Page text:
With Daniel and Henrik Sedin now retired, the Vancouver Canucks will need some other veterans to step up and fill the leadership role. Sam Gagner is ready to do that.
Though the object for a rebuilding team in any sports is to get as young as possible, teams like the Vancouver Canucks certainly need some form of veteran leadership before they become a playoff contender again.
For Sidney Crosby, it surely helped having Pittsburgh Penguins franchise icon Mario Lemieux mentor him for bits of his rookie season, before the latter retired. But with the Sedin twins now retired, the Canucks lack a veteran future Hall of Famer(s) to lead the young group entering next season.
Now, Sam Gagner is no Lemieux or Sedin twin, and he’s not going to the Hall of Fame. But he’s one of the oldest forwards on the roster, with 770 NHL games under his belt. And in an interview with Ryan Kennedy of The Hockey News, Gagner discussed his readiness to replace the Sedins’ as a leader and mentor for the youthful Canucks.
It’s important to have young guys grow into roles and push veterans to be better. It’s a different animal at the NHL level, but you see what Boeser was able to do this year and we got a little taste of Gaudette at the end of the year. We’ve got Pettersson coming and the list goes on – it’s an exciting time to be a Canuck and for us veteran guys, we have to come in ready to go and ready to lead the way…
I learned a lot from veteran guys when I started and it’s more about being a pro day to day,” he said. “Trying to impart words of wisdom whenever you can, being a good example and making sure your work habits are right. That’s an important thing to teach players coming up.”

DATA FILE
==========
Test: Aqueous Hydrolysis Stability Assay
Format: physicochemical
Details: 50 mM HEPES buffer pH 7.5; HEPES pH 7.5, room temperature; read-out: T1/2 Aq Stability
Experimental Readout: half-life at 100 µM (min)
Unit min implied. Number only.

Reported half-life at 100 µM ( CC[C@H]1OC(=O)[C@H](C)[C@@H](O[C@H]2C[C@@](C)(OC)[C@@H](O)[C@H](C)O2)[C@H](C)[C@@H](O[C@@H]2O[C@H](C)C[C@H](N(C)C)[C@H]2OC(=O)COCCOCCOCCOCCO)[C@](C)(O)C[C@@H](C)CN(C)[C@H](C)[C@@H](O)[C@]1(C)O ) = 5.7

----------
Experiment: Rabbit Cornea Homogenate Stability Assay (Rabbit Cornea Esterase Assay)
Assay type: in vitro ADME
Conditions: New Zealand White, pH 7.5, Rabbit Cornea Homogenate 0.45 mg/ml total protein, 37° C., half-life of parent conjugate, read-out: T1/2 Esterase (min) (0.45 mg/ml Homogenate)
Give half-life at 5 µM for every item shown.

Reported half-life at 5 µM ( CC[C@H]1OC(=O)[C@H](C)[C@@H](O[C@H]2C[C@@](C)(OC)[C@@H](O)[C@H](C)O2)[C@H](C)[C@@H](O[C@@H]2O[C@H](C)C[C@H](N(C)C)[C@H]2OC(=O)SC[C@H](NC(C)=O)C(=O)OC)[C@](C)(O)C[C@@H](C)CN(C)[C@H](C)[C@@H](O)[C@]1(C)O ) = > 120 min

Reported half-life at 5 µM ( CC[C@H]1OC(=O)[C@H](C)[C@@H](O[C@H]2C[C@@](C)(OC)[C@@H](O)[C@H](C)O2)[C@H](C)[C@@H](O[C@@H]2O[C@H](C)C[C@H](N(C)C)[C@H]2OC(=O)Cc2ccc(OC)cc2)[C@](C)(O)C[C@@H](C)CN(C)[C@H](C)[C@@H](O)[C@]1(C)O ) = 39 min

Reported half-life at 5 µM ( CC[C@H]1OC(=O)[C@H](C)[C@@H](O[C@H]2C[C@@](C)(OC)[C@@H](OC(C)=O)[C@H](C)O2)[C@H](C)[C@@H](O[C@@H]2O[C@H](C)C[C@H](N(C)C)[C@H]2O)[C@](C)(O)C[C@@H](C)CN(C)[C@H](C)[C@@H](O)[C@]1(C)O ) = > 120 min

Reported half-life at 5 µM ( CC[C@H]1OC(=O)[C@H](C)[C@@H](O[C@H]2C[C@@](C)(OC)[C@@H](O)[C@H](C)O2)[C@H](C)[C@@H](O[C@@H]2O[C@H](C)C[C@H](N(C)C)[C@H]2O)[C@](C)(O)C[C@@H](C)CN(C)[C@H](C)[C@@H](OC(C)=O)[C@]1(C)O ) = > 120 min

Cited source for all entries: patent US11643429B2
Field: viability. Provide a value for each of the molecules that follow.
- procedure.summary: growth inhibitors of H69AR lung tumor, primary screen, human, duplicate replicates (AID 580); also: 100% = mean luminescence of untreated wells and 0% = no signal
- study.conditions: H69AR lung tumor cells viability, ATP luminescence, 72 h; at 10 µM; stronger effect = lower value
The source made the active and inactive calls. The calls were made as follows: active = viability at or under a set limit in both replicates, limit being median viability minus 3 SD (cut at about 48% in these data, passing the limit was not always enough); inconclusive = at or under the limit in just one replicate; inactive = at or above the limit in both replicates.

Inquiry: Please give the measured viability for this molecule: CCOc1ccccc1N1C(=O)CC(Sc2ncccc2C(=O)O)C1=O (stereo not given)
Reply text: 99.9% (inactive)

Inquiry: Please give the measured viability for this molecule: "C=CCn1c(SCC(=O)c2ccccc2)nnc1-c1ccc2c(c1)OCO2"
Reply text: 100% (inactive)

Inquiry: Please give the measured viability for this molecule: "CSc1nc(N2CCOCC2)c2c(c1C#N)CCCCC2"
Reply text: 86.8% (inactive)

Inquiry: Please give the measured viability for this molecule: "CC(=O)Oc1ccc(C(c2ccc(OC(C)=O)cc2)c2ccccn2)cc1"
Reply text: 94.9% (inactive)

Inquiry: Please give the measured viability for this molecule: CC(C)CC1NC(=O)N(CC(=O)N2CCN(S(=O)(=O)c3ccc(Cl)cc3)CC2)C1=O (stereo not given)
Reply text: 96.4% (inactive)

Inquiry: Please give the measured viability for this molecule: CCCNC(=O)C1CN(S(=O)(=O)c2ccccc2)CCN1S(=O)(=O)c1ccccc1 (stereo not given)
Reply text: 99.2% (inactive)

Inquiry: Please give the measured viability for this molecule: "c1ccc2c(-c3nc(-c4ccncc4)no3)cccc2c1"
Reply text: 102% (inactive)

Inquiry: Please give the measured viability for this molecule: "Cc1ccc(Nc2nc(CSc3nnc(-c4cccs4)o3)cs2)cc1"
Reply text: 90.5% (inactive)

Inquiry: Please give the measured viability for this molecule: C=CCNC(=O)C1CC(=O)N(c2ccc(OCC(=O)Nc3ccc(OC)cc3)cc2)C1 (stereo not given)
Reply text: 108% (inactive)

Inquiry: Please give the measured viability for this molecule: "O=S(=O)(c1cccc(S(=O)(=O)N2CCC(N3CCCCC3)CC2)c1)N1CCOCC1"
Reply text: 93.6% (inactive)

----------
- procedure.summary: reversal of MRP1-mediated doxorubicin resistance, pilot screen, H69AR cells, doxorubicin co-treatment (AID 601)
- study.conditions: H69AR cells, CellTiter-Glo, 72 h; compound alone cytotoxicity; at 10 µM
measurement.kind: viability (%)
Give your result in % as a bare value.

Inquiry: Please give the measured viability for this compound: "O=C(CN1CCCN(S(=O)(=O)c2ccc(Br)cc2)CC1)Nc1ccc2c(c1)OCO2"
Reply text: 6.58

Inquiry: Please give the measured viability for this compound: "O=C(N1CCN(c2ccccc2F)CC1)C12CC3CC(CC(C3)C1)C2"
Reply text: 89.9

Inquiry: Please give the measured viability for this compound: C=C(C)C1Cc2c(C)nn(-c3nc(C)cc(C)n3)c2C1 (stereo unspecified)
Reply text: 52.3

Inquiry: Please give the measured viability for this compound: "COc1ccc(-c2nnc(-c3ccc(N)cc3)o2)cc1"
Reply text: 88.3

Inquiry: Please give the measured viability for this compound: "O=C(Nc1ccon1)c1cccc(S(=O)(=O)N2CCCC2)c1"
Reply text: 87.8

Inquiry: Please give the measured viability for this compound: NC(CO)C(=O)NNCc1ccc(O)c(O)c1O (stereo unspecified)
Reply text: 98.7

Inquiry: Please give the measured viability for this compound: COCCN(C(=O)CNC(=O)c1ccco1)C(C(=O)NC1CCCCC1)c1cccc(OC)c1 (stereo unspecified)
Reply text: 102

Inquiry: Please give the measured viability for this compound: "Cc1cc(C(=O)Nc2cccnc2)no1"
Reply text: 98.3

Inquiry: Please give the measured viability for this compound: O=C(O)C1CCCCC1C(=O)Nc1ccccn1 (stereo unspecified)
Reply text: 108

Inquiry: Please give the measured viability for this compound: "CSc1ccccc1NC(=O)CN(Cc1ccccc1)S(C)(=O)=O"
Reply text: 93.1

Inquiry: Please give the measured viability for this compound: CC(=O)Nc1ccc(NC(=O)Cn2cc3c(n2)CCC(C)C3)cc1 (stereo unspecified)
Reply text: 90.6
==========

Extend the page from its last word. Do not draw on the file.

After Jay Beagle (33 in October), and Loui Eriksson (33), Gagner is the oldest forward on the Canucks. With a humble personality and ability to lead in the locker room, Gagner will be counted upon to lead a Vancouver team that will be without its two best players in franchise history.
Signed to a three-year contract last offseason, Gagner struggled in his first campaign as a Canuck. He scored just 10 goals and 31 points in 74 games, after coming off a career-best 50-point campaign with the Columbus Blue Jackets.
The Canucks also stand to lose veteran defenceman Alexander Edler in free agency next year, unless an extension is reached. But with Gagner signed through 2019-20, it ensures the Canucks will have one proven and strong leader inside the locker room.
This team now belongs to youngsters Bo Horvat and Brock Boeser, but the train will be conducted by Gagner, the go-to leader of a team that’s looking to take that next step in 2018-19.